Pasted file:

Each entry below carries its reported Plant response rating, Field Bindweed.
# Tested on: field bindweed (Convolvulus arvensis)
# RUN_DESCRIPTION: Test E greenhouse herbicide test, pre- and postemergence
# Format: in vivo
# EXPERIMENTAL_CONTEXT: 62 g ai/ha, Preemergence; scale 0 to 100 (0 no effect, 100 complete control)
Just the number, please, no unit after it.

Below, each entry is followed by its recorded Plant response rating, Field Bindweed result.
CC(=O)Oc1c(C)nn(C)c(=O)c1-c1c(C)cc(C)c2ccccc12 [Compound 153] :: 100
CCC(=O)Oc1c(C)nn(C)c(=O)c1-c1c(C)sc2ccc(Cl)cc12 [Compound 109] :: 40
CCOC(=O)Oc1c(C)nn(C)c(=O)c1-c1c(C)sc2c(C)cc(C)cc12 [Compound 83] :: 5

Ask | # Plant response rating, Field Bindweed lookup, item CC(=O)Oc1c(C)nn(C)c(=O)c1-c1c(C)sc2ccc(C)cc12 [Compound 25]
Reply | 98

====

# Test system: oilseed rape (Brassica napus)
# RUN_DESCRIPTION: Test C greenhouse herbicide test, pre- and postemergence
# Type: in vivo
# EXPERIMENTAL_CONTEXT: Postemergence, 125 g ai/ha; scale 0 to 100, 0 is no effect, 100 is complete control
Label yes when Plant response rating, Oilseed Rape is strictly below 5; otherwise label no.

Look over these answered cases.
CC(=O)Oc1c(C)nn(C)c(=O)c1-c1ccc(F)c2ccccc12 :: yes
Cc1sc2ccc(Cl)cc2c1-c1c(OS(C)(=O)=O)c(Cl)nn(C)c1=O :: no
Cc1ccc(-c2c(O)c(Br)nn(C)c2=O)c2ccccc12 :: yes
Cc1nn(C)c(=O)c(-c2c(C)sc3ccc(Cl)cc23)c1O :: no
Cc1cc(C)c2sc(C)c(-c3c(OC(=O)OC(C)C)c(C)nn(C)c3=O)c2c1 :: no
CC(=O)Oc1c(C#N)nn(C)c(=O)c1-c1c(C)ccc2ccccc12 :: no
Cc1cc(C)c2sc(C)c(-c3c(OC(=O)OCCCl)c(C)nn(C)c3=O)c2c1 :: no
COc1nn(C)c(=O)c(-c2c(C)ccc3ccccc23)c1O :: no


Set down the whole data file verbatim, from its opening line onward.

Each entry below carries its reported Plant response rating, Field Bindweed.
# Tested on: field bindweed (Convolvulus arvensis)
# RUN_DESCRIPTION: Test E greenhouse herbicide test, pre- and postemergence
# Format: in vivo
# EXPERIMENTAL_CONTEXT: 62 g ai/ha, Preemergence; scale 0 to 100 (0 no effect, 100 complete control)
Just the number, please, no unit after it.

Below, each entry is followed by its recorded Plant response rating, Field Bindweed result.
CC(=O)Oc1c(C)nn(C)c(=O)c1-c1c(C)cc(C)c2ccccc12 [Compound 153] :: 100
CCC(=O)Oc1c(C)nn(C)c(=O)c1-c1c(C)sc2ccc(Cl)cc12 [Compound 109] :: 40
CCOC(=O)Oc1c(C)nn(C)c(=O)c1-c1c(C)sc2c(C)cc(C)cc12 [Compound 83] :: 5

Ask | # Plant response rating, Field Bindweed lookup, item CC(=O)Oc1c(C)nn(C)c(=O)c1-c1c(C)sc2ccc(C)cc12 [Compound 25]
Reply | 98

====

# Test system: oilseed rape (Brassica napus)
# RUN_DESCRIPTION: Test C greenhouse herbicide test, pre- and postemergence
# Type: in vivo
# EXPERIMENTAL_CONTEXT: Postemergence, 125 g ai/ha; scale 0 to 100, 0 is no effect, 100 is complete control
Label yes when Plant response rating, Oilseed Rape is strictly below 5; otherwise label no.

Look over these answered cases.
CC(=O)Oc1c(C)nn(C)c(=O)c1-c1ccc(F)c2ccccc12 :: yes
Cc1sc2ccc(Cl)cc2c1-c1c(OS(C)(=O)=O)c(Cl)nn(C)c1=O :: no
Cc1ccc(-c2c(O)c(Br)nn(C)c2=O)c2ccccc12 :: yes
Cc1nn(C)c(=O)c(-c2c(C)sc3ccc(Cl)cc23)c1O :: no
Cc1cc(C)c2sc(C)c(-c3c(OC(=O)OC(C)C)c(C)nn(C)c3=O)c2c1 :: no
CC(=O)Oc1c(C#N)nn(C)c(=O)c1-c1c(C)ccc2ccccc12 :: no
Cc1cc(C)c2sc(C)c(-c3c(OC(=O)OCCCl)c(C)nn(C)c3=O)c2c1 :: no
COc1nn(C)c(=O)c(-c2c(C)ccc3ccccc23)c1O :: no